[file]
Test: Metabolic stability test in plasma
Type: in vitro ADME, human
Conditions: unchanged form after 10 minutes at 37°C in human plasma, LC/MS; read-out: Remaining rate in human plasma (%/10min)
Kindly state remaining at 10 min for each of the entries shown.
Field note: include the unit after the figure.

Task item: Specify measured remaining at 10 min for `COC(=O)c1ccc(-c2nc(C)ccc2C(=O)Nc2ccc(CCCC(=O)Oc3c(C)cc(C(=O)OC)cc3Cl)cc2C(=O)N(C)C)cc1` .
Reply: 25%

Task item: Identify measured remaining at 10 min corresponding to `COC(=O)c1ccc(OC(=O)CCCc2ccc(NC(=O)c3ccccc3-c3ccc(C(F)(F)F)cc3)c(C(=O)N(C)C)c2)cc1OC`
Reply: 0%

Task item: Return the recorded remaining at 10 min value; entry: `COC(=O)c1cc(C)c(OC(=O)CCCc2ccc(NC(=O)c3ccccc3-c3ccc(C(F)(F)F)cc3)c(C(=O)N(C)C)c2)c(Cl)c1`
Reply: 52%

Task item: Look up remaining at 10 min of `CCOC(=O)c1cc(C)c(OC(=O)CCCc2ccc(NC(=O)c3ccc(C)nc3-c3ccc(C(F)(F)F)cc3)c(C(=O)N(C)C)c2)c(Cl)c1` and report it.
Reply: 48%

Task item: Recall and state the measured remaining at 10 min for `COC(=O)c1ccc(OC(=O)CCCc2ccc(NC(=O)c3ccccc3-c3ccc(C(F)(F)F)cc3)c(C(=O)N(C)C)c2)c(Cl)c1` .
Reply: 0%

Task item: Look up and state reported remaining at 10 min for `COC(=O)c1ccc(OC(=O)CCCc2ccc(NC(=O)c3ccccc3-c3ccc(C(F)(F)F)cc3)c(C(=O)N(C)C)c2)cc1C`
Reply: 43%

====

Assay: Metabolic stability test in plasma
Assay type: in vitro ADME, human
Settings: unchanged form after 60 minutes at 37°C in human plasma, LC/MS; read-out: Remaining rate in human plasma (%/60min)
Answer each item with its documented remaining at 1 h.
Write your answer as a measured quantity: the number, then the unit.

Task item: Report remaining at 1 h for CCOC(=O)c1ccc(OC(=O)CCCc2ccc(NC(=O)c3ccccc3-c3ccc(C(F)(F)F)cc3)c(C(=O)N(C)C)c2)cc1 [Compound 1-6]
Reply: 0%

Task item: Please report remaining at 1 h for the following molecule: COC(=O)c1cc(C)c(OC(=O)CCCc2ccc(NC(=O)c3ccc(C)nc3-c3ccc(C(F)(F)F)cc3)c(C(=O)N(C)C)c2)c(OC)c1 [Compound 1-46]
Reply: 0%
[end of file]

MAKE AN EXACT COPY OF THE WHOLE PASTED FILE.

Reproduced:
Test: Metabolic stability test in plasma
Type: in vitro ADME, human
Conditions: unchanged form after 10 minutes at 37°C in human plasma, LC/MS; read-out: Remaining rate in human plasma (%/10min)
Kindly state remaining at 10 min for each of the entries shown.
Field note: include the unit after the figure.

Task item: Specify measured remaining at 10 min for `COC(=O)c1ccc(-c2nc(C)ccc2C(=O)Nc2ccc(CCCC(=O)Oc3c(C)cc(C(=O)OC)cc3Cl)cc2C(=O)N(C)C)cc1` .
Reply: 25%

Task item: Identify measured remaining at 10 min corresponding to `COC(=O)c1ccc(OC(=O)CCCc2ccc(NC(=O)c3ccccc3-c3ccc(C(F)(F)F)cc3)c(C(=O)N(C)C)c2)cc1OC`
Reply: 0%

Task item: Return the recorded remaining at 10 min value; entry: `COC(=O)c1cc(C)c(OC(=O)CCCc2ccc(NC(=O)c3ccccc3-c3ccc(C(F)(F)F)cc3)c(C(=O)N(C)C)c2)c(Cl)c1`
Reply: 52%

Task item: Look up remaining at 10 min of `CCOC(=O)c1cc(C)c(OC(=O)CCCc2ccc(NC(=O)c3ccc(C)nc3-c3ccc(C(F)(F)F)cc3)c(C(=O)N(C)C)c2)c(Cl)c1` and report it.
Reply: 48%

Task item: Recall and state the measured remaining at 10 min for `COC(=O)c1ccc(OC(=O)CCCc2ccc(NC(=O)c3ccccc3-c3ccc(C(F)(F)F)cc3)c(C(=O)N(C)C)c2)c(Cl)c1` .
Reply: 0%

Task item: Look up and state reported remaining at 10 min for `COC(=O)c1ccc(OC(=O)CCCc2ccc(NC(=O)c3ccccc3-c3ccc(C(F)(F)F)cc3)c(C(=O)N(C)C)c2)cc1C`
Reply: 43%

====

Assay: Metabolic stability test in plasma
Assay type: in vitro ADME, human
Settings: unchanged form after 60 minutes at 37°C in human plasma, LC/MS; read-out: Remaining rate in human plasma (%/60min)
Answer each item with its documented remaining at 1 h.
Write your answer as a measured quantity: the number, then the unit.

Task item: Report remaining at 1 h for CCOC(=O)c1ccc(OC(=O)CCCc2ccc(NC(=O)c3ccccc3-c3ccc(C(F)(F)F)cc3)c(C(=O)N(C)C)c2)cc1 [Compound 1-6]
Reply: 0%

Task item: Please report remaining at 1 h for the following molecule: COC(=O)c1cc(C)c(OC(=O)CCCc2ccc(NC(=O)c3ccc(C)nc3-c3ccc(C(F)(F)F)cc3)c(C(=O)N(C)C)c2)c(OC)c1 [Compound 1-46]
Reply: 0%